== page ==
David East - Author
Web development, Firebase, and Productivity articles

Avoid this gotcha when code-splitting with TypeScript and Webpack

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Make sure you understand the configuration when code-splitting. I wrote this blog post so I can finally stop having this problem.

Code-splitting is a feature I’d pay for. It’s amazing. Take one large JavaScript file and break it into smaller pieces with one keyword.

Webpack looks for the dynamic import() and automatically splits that code into a separate bundle. TypeScript and Webpack lets us write module syntax today. Instead of using modules natively, Webpack bundles them together.

index.ts
async function loadLazily() {
  const module = await import('some-module');
}

Webpack takes code above and transforms it something the browser can understand. The code for run-time lazily loading is even provided by Webpack. Thanks, Webpack.

This code sample looks simple. However, getting it to work requires knowledge of both TypeScript and Webpack configurations. Otherwise, things go wrong.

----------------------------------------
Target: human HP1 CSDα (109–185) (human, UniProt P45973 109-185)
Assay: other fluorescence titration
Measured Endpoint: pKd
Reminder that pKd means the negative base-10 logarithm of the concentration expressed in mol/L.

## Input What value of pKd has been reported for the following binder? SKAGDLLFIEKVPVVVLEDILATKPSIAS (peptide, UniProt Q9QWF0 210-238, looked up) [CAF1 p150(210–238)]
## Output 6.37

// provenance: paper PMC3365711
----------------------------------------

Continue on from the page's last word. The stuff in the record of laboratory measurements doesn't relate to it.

The problem

The other week I built a TypeScript and Webpack app. I was using the following code:

index.ts
async function loadFirebaseApp() {
  const firebase = await import('firebase/app');
  return firebase.initializeApp({ /* config */ });
}

It’s just a simple way to lazily load Firebase. I expected Webpack to break the app into two chunks, but it didn’t.

$ webpack
Hash: 936a8a03c861adc4bab8
Version: webpack 4.10.2
Time: 1136ms
Built at: 2018-06-03 07:45:09
          Asset     Size  Chunks             Chunk Names
      bundle.js     54.7    main  [emitted]  main

The code is in one bundle. In other words, there’s no code-splitting. What gives? I’m using the dynamic import(). There should be at least two bundles. Let’s break down my configuration.

The configuration

It’s important to understand how it the final code is built.

TypeScript compiles the code based on your tsconfig.json. This was the tsconfig.json I was using:

tsconfig.json
{
  "compilerOptions": {
    "target": "es5",
    "module": "commonjs",
    "strict": true,
    "sourceMap": true,
    "outDir": "dist",
    "moduleResolution": "node",
    "lib": ["es2017", "dom"]
  }
}

The "target" JavaScript version is "es5" and the "module" format is "commonjs". Webpack understands the require('') function as well as ES modules. I figured it didn’t matter which I chose.

Spoiler alert: I was wrong.

Now Webpack takes over and bundles the compiled code based on your webpack.config.js.

webpack.config.js
const CopyWebpackPlugin = require('copy-webpack-plugin');
module.exports = {
  mode: 'development',
  devtool: 'inline-source-map',
  entry: './src/index.ts',
  output: {
    filename: 'bundle.js'
  },
  resolve: {
    extensions: ['.ts', '.tsx', '.js']
  },
  module: {
    rules: [{ test: /.tsx?$/, loader: 'ts-loader' }]
  },
  plugins: [
    new CopyWebpackPlugin([ 
      { from: './src/index.html', to: 'index.html' }
    ])
  ]
};